Looking after the elderly has been in the news a lot recently, with particular reference to the length of visits from carers. I think most people agree that 15 minutes is not a long enough time slot, both in order that those that have no other form of contact in a day have time to talk to someone, and so that medical matters are not overlooked in the rush to get necessary jobs done in the allotted time. I think most carers feel they are not able to do all they might wish to in that time, and end up feeling guilty about having to rush away- but what can they do with such schedules to stick to.
The matter of who cares for our elderly is one very much close to my heart currently. One of my closest friends has just lost her mother, after acting as her live in carer for many years. Her mother died when she was out. And you know what – despite giving up her own life for so long to support and care for her mother, she feels guilty that she wasn’t there. She gave up so much more than many of us would be prepared to do, and yet she still feels guilty.
Equally within my own family, we are currently coping with my 90 year old Grandfathers sudden decline in health. He has currently been in hospital for 4 weeks, and we just don’t know if he will be able to go back to living alone. And I am watching my Mum, who is doing everything she can, feeling guilty. And then I am feeling guilty that I am not doing more to support her, but living 30 miles away with 3 kids and no car limits my input.
So guilt. Guilt seems to colour our lives so much- from the moment we become parents we seem to feel guilty for something or another, and then having come out of that period of intense parenting, many of us then find guilt coming from a new direction- are we doing enough for our parents?
Where is the line between what a family should do and when outside carers should step in? I think dignity is a massive part of it. What if your parent is incontinent? Is it your place to change their nappies in an utter role reversal? Some may find it not an issue, but for others it crosses the line of parent/child relationships, and removes the dignity that the parent still has left.
And what if your parent disagrees with the level of care they need? It is very hard in a role as a respectful child to dictate what your parent does, even if you think they are making the wrong choices. Do you step in and tell them it is time to stop driving for example? Let alone that they need to give up their home for a life in residential care. I think it is even harder than parenting, because in parenting you at least nominally feel in charge, but parenting your own parent is so much more complex due to the role reversal involved.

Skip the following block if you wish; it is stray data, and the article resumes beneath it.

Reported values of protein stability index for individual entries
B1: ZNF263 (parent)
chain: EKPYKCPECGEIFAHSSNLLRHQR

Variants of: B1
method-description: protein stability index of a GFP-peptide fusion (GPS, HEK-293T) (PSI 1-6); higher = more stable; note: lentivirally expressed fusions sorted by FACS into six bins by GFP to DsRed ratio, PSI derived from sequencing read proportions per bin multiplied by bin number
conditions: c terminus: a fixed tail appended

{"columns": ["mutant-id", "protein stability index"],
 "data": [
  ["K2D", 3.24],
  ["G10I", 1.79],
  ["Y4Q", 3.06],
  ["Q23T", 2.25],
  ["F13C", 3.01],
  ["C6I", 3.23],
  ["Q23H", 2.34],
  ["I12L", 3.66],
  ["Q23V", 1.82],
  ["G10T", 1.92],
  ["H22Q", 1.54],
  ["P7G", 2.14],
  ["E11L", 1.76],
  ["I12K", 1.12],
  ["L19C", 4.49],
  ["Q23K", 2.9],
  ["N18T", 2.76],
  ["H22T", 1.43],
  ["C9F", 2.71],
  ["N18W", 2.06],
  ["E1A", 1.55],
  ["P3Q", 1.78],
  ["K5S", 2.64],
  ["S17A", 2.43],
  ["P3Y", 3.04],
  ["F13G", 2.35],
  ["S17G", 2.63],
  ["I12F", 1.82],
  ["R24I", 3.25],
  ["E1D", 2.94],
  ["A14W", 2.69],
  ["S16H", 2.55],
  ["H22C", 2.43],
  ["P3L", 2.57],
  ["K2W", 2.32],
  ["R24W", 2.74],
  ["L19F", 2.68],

For us the situation is really distressing at the moment. Seeing my fully compos mentis Grandfather’s sadness at his inability to undertake simple tasks without assistance is heartbreaking. He is a proud man, and put simply, he has had enough. He would be happy to go now, and openly admits he spends his time hoping he won’t wake up tomorrow. If euthanasia were an option, he would probably take it, and I wouldn’t blame him for that choice. Of course, I am still hoping they can make him better, and get him back to where he was a few short months ago- living alone, cooking, cleaning, shopping, getting out to play bridge with friends. If he cannot get that back then what does he have left to look forward to? He is too weak to even take pleasure from a visit from his great grandchildren.
For us it may well be that we end up grateful for those 15 minute visits from carers. It may be the difference between him being able to return home or entering full time care. It may be the difference between my Mum running herself ragged, and my Mum being able to remain a daughter, who loves her Father, who does a bit of shopping, and keeps him company, but doesn’t have to become his nurse, or undertake personal hygiene related jobs. We will all be there as much as we can for him, and do as much as we can, but a bit of outside care will hopefully allow him to maintain a little more dignity in the roles that matters most- Father, Grandfather, and Great-Grandfather.